Understanding Expense Ratio in Mutual Funds

Mutual funds charge an annual fee called the expense ratio, also known as management funds, to cover their costs. The fee covers expenses, which include operating costs, management fees, advertising costs, registrar fees, administrative expenses, audit fees and asset allocation charges, among others. Generally, the expense ratio is anywhere between 1-3% of an investor’s total investment.

However, at times, mutual funds charge higher expense ratios for a similar category of funds. It is, therefore, imperative to zero in on the right mutual fund with the lowest expense ratio, which aligns with the returns goals of an investor. 

Market regulator Securities and Exchange Board of India (Sebi) has fixed an upper limit on the total expense ratio (TER). The Sebi Mutual Fund Regulation specifies the permissible limits of TER that a mutual fund asset management company (AMC) can charge. The highest TER is set at 2.25% for equity mutual funds, which have lower than Rs 500 crore worth of assets under management (AUM).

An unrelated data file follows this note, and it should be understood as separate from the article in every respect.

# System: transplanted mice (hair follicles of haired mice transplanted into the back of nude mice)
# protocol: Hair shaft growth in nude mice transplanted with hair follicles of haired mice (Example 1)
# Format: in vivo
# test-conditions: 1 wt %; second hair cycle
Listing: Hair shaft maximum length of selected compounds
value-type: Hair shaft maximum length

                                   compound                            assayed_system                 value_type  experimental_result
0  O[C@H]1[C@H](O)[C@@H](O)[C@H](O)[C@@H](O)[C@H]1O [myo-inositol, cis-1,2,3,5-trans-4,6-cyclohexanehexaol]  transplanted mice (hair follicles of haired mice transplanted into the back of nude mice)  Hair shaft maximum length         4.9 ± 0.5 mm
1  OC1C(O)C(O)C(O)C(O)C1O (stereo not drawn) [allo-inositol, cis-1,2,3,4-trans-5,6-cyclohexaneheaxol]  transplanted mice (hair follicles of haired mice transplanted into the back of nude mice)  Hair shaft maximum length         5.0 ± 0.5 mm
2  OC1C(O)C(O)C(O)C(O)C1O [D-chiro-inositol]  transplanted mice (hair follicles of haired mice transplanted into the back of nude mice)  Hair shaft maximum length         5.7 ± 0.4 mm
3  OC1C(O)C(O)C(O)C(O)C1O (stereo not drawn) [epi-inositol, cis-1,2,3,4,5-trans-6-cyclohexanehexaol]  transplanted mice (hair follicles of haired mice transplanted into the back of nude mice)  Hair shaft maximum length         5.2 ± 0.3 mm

Expense ratios are charges that are deducted from the mutual fund house’s revenue before it is distributed to the investors. Considering this has a direct impact on the returns earned, it is essential to properly examine the mutual funds before putting in the money for investments. 

For instance, if an investor puts Rs 20,000 in a particular mutual fund with a 2% expense ratio. The investor must pay Rs 400 to the mutual fund house to manage the investments. So, as an investor, the target should be to invest in a top-performing low-expense ratio mutual fund.

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